ATM growth slows in China, India, picks up in new markets
The number of ATMs worldwide reached a record 3.3 million in 2016, however, the rate of expansion slowed to 3 percent, down from 5 percent in 2015, according to the RBR report, Global ATM Market and Forecasts to 2022.
The decline has largely resulted from rationalization in western Europe and markets such as Brazil and Russia, accompanied by a marked slowdown in the rate of new installations in China and India, the report finds.
RBR reports that large banks in China and India are moving away from a strategy of expansion toward one of ATM network optimization.
Additionally, the firm says, the number of ATMs deployed by nonbank providers is shrinking in China and not growing as fast as expected in India.
Despite the maturity of many markets, room for expansion still exists, according to the report. RBR provides forecasts for many smaller markets, revealing a wealth of growth opportunities in south Asia and Africa.
Myanmar is primed for the fastest growth over the next five years, according to RBR. The number of ATMs in the country grew from zero in 2011 to almost 2,500 by the end of 2016, driven primarily by economic reforms.
The ATM market in neighboring Bangladesh has been booming since early 2015, when relaxed regulations triggered a surge in deployments that shows few signs of slowing, RBR finds.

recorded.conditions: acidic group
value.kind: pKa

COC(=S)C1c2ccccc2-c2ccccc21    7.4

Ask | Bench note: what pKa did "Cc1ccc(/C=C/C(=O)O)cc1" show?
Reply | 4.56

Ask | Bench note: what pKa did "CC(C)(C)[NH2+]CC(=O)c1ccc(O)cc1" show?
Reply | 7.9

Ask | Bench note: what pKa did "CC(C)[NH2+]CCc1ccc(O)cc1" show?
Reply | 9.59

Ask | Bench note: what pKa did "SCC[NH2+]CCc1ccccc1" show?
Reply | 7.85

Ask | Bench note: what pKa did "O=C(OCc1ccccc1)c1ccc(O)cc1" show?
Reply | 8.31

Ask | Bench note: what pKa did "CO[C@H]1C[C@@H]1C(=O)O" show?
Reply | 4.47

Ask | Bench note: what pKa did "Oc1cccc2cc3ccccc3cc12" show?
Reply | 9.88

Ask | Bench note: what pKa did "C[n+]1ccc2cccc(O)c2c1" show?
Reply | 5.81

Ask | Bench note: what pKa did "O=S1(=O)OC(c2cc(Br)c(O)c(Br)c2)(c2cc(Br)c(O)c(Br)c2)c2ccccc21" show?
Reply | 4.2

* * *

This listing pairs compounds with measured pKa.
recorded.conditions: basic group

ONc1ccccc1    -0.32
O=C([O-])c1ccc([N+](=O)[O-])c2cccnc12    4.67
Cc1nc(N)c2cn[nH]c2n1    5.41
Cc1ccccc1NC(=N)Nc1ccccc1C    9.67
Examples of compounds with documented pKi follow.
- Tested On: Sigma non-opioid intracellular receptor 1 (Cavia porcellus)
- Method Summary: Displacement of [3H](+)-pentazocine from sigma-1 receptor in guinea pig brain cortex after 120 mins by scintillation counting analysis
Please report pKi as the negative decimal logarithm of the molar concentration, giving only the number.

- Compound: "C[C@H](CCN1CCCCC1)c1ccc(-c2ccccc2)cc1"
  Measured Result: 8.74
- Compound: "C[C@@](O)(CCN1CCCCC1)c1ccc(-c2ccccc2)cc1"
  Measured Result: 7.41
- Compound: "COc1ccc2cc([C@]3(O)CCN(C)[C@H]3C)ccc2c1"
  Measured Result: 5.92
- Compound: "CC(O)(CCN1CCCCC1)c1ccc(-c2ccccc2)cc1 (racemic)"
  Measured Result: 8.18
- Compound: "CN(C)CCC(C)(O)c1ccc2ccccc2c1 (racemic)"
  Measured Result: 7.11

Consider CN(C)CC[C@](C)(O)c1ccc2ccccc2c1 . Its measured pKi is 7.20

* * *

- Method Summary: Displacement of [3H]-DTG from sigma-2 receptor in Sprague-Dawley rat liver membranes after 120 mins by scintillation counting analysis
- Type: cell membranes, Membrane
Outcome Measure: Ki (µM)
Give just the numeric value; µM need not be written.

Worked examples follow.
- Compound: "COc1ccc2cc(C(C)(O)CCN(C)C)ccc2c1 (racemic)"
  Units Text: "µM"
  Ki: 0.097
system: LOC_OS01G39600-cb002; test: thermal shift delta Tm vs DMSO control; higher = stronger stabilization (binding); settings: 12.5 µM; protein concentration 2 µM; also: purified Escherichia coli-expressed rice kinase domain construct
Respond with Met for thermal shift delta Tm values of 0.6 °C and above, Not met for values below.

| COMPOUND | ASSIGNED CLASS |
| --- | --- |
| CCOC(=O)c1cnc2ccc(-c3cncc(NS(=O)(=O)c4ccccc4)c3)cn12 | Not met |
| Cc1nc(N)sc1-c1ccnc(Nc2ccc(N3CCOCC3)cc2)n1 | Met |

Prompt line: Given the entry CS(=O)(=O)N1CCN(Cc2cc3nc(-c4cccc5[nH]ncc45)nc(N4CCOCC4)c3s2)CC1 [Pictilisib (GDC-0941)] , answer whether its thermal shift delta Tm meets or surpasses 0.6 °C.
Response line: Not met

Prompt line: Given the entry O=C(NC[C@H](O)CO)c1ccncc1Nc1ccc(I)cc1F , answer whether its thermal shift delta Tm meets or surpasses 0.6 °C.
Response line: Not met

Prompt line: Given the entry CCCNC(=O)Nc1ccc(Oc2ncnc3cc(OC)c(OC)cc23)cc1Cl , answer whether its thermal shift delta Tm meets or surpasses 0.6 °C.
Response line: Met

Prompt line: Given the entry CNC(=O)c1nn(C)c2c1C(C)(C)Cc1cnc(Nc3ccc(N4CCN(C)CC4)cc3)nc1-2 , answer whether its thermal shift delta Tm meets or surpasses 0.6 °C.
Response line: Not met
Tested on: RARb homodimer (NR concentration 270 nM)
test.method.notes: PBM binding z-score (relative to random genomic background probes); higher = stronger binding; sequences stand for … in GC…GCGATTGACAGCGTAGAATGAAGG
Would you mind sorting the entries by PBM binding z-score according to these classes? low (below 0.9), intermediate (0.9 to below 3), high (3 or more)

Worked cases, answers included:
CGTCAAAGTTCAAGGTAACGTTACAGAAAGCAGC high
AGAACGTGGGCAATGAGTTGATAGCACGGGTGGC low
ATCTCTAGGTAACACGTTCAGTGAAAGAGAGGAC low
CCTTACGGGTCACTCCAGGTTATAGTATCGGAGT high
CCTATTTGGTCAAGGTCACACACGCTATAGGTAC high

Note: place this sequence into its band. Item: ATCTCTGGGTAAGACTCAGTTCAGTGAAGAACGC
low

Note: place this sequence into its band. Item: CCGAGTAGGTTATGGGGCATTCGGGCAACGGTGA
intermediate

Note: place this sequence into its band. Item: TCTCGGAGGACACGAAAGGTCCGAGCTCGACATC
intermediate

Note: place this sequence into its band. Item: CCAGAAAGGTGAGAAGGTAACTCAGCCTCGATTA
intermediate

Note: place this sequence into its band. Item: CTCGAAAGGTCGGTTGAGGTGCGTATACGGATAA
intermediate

As banking services and economies continue to expand in both nations, RBR forecasts that numbers will more than double by 2022, to 18,000 and 6,000 in Bangladesh and Myanmar, respectively.
Recent growth in the Middle East and Africa has been strong, and RBR expects this to continue, especially in many African markets. Algeria could see the region's fastest ATM growth as banks follow the national postal service in building coverage rapidly across the country.
"[A]lthough most major ATM markets are now growing more slowly, or even contracting in some cases, many smaller, developing countries continue to have huge potential," RBR research leader Rowan Berridge said.
"These markets are characterized by a low density of ATMs to population — fewer than 100 machines per million people — but are enjoying rapid economic growth and benefiting from state-driven programs to increase financial inclusion. Cash is set to remain hugely important in these markets and prospects for growth in ATM deployment are excellent."